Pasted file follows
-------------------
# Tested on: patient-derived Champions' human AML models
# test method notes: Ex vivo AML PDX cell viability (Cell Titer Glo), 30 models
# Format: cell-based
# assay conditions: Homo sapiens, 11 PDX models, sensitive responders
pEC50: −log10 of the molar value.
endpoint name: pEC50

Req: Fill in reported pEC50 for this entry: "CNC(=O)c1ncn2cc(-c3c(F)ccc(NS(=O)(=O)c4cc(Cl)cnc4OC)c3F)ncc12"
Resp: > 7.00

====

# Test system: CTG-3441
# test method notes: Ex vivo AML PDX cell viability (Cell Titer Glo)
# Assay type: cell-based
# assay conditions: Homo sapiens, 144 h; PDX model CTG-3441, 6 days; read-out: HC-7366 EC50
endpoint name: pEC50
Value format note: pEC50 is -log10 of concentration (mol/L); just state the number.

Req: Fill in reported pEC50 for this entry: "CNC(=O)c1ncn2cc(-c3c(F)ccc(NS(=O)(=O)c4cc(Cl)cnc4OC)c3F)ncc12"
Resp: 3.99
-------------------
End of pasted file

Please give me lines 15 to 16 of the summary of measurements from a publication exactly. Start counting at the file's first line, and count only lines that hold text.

Value format note: pEC50 is -log10 of concentration (mol/L); just state the number.

Req: Fill in reported pEC50 for this entry: "CNC(=O)c1ncn2cc(-c3c(F)ccc(NS(=O)(=O)c4cc(Cl)cnc4OC)c3F)ncc12"